This of course also means that new social and political institutions must be continually erected and empowered to correct and guide the poor people back into their simple natural lives.

About Emile, the book that stopped the clock of Kant’s regular walk, Durant notes:

For a moment he (Rousseau) doubted whether a man who had sent all his children to a foundling asylum, and who had failed as a tutor in the Mably family, was fit to talk on parentage and education; but as usual he found it pleasant to give his imagination free rein, hampered by experience.

Why should he have doubts about his fitness to write on educating children? Hmm, perhaps this line from his Confessions might give a clue:

“My thoughts were incessantly occupied with girls and women, but in a manner peculiar to myself. These ideas kept my senses in a perpetual and disagreeable activity.... My agitation rose to the point where, unable to satisfy my desires, I inflamed them with the most extravagant maneuvers. I went about seeking dark alleys, hidden retreats, where I might expose myself at a distance to persons of the [other] sex in the state wherein I would have wished to be near them. That which they saw was not the obscene object- I did not dream of that; it was the ridiculous object [the buttocks]. The foolish pleasure which I had in displaying it before their eyes cannot be described. From this there was but a step to the desired treatment [whipping]”

Obviously still a role model for many public school teachers (sorry, couldn’t resist)

Essentially Rousseau took Descartes one step further, where Descartes held that “I think therefore I am”, Rousseau can be summed up by saying “I Feel therefore I Want it to BE!” He exalted the idea of the Noble Savage, over that of society. In his view, civilization went horribly wrong when it left the path of nature’s basic subsistence level living, and pursued Reason.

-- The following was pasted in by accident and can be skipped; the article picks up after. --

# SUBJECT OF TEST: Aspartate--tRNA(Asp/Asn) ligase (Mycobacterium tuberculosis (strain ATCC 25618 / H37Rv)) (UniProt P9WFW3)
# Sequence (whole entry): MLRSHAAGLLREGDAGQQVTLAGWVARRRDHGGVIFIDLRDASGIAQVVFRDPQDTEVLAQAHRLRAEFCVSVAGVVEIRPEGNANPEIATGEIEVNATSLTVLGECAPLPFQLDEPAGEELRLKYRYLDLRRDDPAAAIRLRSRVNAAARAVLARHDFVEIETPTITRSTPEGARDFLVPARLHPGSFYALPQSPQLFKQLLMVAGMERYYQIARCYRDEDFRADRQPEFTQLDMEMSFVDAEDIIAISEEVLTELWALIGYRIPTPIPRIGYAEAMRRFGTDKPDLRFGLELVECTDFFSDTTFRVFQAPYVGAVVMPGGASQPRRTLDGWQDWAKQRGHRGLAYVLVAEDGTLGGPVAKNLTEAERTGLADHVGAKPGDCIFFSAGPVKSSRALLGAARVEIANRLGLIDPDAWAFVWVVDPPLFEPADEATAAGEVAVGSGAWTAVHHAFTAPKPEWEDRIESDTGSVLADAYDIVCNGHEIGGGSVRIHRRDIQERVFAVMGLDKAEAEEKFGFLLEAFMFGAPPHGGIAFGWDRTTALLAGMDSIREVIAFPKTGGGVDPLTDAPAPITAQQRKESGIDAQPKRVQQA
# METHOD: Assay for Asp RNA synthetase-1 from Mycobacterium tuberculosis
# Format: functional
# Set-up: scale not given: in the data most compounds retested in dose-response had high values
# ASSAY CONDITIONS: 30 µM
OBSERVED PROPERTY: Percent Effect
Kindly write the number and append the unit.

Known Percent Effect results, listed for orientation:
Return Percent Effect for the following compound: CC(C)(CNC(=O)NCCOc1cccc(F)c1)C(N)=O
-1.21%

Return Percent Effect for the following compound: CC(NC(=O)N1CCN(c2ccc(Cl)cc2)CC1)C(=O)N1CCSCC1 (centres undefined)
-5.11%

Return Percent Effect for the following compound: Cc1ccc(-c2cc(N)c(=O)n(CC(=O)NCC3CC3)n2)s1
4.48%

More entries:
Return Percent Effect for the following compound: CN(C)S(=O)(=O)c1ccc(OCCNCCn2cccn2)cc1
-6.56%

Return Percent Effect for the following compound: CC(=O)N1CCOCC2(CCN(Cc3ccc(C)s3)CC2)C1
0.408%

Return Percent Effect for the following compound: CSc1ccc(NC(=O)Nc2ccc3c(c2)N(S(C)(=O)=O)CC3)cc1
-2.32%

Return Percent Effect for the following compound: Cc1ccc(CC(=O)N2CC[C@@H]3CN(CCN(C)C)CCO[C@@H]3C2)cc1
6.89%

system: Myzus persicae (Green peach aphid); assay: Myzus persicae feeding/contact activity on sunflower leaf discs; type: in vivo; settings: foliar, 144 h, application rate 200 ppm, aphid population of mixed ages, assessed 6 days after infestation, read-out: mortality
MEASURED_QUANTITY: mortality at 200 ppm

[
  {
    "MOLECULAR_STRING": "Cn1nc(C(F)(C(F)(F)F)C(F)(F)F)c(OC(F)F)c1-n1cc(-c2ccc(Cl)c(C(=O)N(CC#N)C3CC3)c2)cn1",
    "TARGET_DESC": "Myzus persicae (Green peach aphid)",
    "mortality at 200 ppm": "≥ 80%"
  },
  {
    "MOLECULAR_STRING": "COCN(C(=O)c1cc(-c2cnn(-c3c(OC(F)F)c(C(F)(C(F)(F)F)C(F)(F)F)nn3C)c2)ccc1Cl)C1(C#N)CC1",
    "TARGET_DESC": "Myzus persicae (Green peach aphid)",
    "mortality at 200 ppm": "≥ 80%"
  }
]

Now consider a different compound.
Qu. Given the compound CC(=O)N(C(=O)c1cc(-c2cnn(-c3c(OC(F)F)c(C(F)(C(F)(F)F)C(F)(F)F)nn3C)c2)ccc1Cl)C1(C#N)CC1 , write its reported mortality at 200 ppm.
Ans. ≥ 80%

Edmund Burke said of the French Revolutionaries about Rousseau:

“… there is a great dispute, among their leaders, which of them is the best resemblance of Rousseau. In truth, they all resemble him.... Him they study, him they meditate; him they turn over in all the time they can spare from the laborious mischief of the day or the debauches of the night. Rousseau is their canon of Holy Writ; to him they erect their first statue.”

And Philosophical historian Bryan Magee noted:

"With Rousseau the individual has no rights at all to deviate from the general will, so this democracy is compatible with a complete absence of personal freedom. Here was the first formulation in Western philosophy of some of the basic ideas underlying the great totalitarian movements of the 20th century, Communism and Fascism—which likewise claimed to represent the people, and to have mass support, and even to be democratic, while denying individual rights; and which also allotted a key role to charismatic leaders; and which waged both hot and cold war against the Anglo-Saxon democracies who based themselves on Lockean principles."

When you convince a people that a General Will exists, & the best ideas results from urges & feelings over Reason – what types of philosophical, educational & political systems must result? What kind of society are such ideas likely to result in? Whatever it might be, it shouldn’t be surprising that with ideas such as Rousseau’s inspiring it, the anarchic terror of the French Revolution, is what must follow. And it was led by one of Rousseau’s most admiring students, Robespierre.